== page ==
religious or community leaders to be successful.
Promoting community enhancement, awareness and linkages to reduce
indigenous youth suicide. In the US, Canada, New Zealand and Australia,
rates of youth suicide are substantially higher amongst indigenous young people
compared to their non-Aboriginal peers. Reasons given for this include the
impact of change, colonization, disruption of family and social ties and a
resulting lack of secure cultural identity. Suicide prevention programs for
aboriginal youth focus on community gatekeeper training programs to better
recognize at-risk youth and refer them for help, and promotion of activities to
promote community involvement. An example is provided by the North Dakota
Adolescent Suicide Prevention Project. Within a 4- year time span, this
project demonstrated a 47 percent reduction in 10-19 year-old suicide
fatalities, compared to the 10-year average in the 1990s, and a 29 percent
decrease in suicide attempts in North Dakota youth. The project used a
multi-faceted approach, including public awareness, education, gatekeeper
training, and peer mentoring of teenagers.
Encouragement of safe drinking. Alcohol abuse is strongly related to
suicidal behavior and population rates of suicidal behavior are influenced by
population alcohol consumption levels, which in turn are influenced by cultural
and religious attitudes towards alcohol consumption. Evidence from the Soviet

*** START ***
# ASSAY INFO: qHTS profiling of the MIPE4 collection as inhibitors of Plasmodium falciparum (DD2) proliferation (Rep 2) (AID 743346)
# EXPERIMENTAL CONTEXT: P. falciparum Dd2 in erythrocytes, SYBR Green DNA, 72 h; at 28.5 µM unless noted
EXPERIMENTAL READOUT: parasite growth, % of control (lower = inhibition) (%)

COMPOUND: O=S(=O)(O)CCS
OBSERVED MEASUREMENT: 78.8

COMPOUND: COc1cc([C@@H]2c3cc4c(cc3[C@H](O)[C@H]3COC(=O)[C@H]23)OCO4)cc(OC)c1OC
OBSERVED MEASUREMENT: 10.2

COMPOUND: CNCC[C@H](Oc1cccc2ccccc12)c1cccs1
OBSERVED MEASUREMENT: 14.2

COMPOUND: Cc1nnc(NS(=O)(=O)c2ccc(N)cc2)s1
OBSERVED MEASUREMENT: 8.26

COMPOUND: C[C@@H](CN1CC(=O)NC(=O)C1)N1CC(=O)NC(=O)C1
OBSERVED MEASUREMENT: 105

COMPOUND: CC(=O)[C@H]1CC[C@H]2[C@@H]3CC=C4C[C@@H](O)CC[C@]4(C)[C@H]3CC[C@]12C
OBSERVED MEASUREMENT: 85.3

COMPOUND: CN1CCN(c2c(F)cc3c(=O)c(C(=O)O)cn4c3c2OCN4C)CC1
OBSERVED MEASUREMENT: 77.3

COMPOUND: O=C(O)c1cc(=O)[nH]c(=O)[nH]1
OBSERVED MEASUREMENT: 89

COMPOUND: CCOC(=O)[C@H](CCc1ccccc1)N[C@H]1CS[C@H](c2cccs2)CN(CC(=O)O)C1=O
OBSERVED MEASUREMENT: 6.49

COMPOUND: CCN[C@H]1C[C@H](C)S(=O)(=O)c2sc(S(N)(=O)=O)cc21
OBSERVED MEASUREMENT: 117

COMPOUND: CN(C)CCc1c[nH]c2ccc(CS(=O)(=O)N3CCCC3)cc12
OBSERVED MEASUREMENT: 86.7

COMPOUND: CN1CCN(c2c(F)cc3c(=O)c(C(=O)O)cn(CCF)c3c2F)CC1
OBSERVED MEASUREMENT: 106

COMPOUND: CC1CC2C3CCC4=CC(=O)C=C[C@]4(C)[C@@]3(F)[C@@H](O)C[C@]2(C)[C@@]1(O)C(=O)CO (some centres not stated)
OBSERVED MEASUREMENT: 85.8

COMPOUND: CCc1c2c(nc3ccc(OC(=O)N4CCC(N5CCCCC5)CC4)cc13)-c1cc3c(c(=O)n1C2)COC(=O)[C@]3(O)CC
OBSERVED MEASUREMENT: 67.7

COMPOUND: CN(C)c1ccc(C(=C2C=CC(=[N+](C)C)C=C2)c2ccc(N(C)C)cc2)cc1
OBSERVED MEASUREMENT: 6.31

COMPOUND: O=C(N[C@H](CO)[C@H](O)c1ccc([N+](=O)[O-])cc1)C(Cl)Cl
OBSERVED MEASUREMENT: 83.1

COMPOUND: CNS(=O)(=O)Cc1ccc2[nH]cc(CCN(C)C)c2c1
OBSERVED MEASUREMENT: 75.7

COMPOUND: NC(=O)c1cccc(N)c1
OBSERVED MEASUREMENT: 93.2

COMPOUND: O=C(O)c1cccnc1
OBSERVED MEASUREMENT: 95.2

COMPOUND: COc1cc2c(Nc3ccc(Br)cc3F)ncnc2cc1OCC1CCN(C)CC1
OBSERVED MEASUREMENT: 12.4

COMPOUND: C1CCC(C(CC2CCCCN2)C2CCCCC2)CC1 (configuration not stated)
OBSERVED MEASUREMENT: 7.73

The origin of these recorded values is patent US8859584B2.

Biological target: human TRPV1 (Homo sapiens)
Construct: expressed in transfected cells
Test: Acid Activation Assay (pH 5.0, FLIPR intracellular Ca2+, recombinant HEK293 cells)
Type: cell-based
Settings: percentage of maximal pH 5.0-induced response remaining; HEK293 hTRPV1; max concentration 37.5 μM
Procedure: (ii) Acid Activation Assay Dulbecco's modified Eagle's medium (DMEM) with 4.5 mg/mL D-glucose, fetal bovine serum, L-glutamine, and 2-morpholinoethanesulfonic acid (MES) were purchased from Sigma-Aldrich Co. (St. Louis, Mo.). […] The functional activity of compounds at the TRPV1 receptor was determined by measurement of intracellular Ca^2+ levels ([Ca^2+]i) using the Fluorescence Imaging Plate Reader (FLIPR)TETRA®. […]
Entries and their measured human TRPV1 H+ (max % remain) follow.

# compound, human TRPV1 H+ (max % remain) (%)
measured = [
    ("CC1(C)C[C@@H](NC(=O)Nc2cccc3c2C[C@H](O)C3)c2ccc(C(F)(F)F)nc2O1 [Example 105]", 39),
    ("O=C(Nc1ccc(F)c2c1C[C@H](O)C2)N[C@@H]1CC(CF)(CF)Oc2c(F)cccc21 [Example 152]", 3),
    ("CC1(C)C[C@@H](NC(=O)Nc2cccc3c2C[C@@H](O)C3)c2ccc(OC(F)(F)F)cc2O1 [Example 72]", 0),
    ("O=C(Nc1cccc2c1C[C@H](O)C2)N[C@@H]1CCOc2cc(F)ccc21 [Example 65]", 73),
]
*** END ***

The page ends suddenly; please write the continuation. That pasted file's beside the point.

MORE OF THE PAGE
bloc suggests that the imposition of regulations restricting access to alcohol
dramatically reduced both alcohol consumption and suicide rates. Countries in
which the dominant religion proscribes against drinking tend to have low suicide
rates. Public education programs that encourage safe and moderate drinking may
play a role in suicide prevention at a population level.
Mental Health de‐stigmatization programs. Cultural attitudes to mental
illness influence people?s willingness to seek treatment or support for mental
illness. Throughout the world investments have been made in public education
campaigns tailored to meet the need of specific cultural groups. These programs
are designed to promote awareness and
understanding of mental disorders. These types of campaigns may contribute to
suicide prevention by encouraging better utilization of services and support for
those with mental disorders.
Suicide rates in different countries:
There are substantial variations in suicide rates among different countries,
and, to some extent, these differences reflect cultural differences to suicide.
Cultural views and attitudes towards suicide influence both whether people will
make suicide attempts and whether suicides will be reported accurately.
Suicide rates, as reported to the World Health Organisation, are
highest in Eastern European countries including Lithuania, Estonia, Belarus and
the Russian Federation. These countries have suicide rates of the order of 45 to
75 per 100,000.
Reported suicide rates are lowest in the countries of Mediterranean Europe
and the predominantly Catholic countries of Latin America (Colombia, Paraguay)
and Asia (such as the Philippines) and in Muslim countries (such as Pakistan).
These countries have suicide rates of less than 6 per 100 000.
In the developed countries of North America, Europe and Australasia suicide
rates tend to lie between these two extremes, ranging from 10 to 35 per 100 000.
Suicide data are not available from many countries in Africa and South
"Suicide Prevention in Different Cultures," International Association for
Suicide Prevention (IASP), at:
http://www.iasp.info/ This is a PDF file.
Original posting: 2009-SEP-11
Latest update: 2009-SEP-11